Theora blinked. “Then, please let me know where I can find some things I need,” she pleaded instead.
Fiantanne rolled her eyes. “Fine. If it means you’ll stop pestering me. Let that list be known!”
Theora nodded. “Blankets and cushions?”
“Sure, whatever. Pick a random guest room.”
“Are there enough?”
The princess t’ched. “Enough for what? You realise I’m in a hurry, right?”
Theora gestured around the room. “I don’t want anyone to be cold.”
“Ugh,” Fiantanne grunted. “Could you be any more annoying? Fine!”
She ran off through the door in the balcony, and after a while, returned, throwing cushions and blankets down into the hall, then ran away again to fetch more. Meanwhile, Theora put everyone into safer sleeping positions than what they had collapsed into.
All of them had a resting heart-rate, and a healthy complexion. Theora’s crude medical analysis resulted in the determination that they were indeed most likely just in an artificially induced state of sleep. Not that she was a doctor at all, but having spent millenia walking across battlefields had given her a vague idea.
When everyone was wrapped up warm, Theora looked back up at Fiantanne, who was begrudgingly throwing the last few pillows.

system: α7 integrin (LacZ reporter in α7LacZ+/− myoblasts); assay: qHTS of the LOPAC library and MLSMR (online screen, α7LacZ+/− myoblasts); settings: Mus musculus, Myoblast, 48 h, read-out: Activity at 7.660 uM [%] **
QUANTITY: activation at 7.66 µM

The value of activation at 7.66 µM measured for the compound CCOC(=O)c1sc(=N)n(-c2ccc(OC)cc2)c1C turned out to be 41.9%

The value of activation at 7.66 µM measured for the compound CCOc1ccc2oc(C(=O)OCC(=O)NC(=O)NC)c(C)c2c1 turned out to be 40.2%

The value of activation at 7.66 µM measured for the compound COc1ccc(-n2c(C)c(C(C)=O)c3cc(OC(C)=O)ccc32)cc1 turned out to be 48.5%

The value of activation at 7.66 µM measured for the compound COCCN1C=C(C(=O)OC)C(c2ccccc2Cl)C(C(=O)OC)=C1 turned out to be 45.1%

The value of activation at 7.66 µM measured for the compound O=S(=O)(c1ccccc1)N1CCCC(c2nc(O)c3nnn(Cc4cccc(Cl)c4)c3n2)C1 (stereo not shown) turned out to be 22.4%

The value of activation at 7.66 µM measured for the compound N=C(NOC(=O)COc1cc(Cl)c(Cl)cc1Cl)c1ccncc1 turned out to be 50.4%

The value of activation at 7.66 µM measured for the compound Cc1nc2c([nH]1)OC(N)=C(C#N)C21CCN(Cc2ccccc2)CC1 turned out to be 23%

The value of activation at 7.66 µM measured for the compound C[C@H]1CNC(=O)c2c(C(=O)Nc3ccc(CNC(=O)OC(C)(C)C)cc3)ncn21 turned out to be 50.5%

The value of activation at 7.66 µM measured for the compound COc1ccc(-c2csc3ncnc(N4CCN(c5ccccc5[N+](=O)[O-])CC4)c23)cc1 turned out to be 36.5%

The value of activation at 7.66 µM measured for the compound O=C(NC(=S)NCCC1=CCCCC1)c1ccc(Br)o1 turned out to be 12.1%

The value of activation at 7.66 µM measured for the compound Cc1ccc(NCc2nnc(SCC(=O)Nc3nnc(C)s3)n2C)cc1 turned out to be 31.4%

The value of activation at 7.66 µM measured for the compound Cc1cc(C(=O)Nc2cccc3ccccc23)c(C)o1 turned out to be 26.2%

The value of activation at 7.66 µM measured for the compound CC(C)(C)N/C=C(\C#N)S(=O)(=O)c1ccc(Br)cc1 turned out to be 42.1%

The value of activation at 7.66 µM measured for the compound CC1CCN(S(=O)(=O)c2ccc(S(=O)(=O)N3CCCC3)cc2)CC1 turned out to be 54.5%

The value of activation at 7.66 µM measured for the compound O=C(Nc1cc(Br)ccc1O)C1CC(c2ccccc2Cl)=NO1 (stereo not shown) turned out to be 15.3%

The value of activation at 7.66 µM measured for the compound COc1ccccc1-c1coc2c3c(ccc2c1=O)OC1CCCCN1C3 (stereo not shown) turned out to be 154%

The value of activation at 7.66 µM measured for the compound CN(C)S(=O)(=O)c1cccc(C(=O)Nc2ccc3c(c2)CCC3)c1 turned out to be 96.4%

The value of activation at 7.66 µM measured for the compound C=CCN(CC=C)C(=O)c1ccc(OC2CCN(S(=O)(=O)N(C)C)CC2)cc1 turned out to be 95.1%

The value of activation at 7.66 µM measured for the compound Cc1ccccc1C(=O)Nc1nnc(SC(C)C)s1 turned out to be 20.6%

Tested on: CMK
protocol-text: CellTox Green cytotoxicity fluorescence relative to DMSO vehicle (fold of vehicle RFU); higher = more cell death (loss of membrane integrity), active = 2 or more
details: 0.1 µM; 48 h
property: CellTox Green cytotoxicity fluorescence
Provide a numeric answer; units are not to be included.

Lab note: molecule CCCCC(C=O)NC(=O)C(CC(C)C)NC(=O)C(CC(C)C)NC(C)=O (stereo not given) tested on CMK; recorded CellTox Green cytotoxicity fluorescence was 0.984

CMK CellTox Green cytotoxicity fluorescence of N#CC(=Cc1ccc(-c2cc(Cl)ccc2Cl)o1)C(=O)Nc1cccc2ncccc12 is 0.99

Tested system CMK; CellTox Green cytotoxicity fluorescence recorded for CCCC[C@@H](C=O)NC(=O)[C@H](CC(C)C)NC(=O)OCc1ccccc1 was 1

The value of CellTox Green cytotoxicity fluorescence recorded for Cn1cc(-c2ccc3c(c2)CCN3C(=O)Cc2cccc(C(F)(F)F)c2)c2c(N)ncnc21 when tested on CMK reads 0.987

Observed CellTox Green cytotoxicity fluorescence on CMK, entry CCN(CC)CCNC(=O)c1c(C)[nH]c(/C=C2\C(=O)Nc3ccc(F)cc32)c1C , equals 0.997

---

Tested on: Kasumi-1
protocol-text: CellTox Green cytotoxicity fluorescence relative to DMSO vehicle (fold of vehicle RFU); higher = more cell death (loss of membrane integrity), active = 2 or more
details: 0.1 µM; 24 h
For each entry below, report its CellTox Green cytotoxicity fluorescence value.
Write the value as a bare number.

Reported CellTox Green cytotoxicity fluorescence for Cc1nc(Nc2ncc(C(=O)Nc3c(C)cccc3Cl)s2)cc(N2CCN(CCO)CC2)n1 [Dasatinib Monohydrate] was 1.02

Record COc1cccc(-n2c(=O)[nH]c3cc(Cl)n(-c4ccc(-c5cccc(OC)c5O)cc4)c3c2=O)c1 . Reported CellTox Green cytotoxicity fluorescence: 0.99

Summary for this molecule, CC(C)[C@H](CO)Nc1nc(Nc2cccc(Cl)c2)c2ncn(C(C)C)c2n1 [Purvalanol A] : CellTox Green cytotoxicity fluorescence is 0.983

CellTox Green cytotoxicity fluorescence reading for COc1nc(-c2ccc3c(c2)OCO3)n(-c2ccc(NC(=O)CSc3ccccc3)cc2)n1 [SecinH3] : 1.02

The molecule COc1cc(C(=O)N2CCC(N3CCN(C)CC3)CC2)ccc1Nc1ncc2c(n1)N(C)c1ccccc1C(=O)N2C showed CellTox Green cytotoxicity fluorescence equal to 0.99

“I have another request,” Theora said. “I need to do some things, but I would not like to leave my companions out of sight. Could I borrow one of the carts in the inner yard?”
Fiantanne let out a loud, frustrated groan, then fetched a flask and rubbed a few droplets of what was inside onto her arms. Then, she jumped off the balcony, and floated across the room. She took a key from one of the sleeping staffers, and unlocked one of the doors, gesturing at Theora to come after.
Outside, she pushed the flask into Theora’s hand. “Here. Hard to make, but I have some in my luggage. Take this cart—” she kicked a medium-sized wooden box with two wheels and a handle to pull it — “And when you get to a bad spot, pour some of this tincture on it. Disables gravity for a few minutes, so you can pull it through air. This flask should last until they wake up. And now, begone.”
She stormed off into another entrance of the castle, muttering at herself, and meanwhile, Theora moved both her companions into the cart, wrapped them in velvety blankets and secured them lightly with ropes so they couldn’t fall out.
These sleeping beauties needed to be safe and sound. Only their faces stuck out from the sheets, with Dema’s horn poking against a pillow and Lostina’s strands of hair tugged between folds. Both now lay there lost in dreams, side by side, with peaceful expressions on their faces, their bodies shifting slowly with their calm breaths.
Theora let out a soft sigh.
She should stay here until everyone woke back up, right? But still, at the very least, she needed to check out the treasury in the meantime.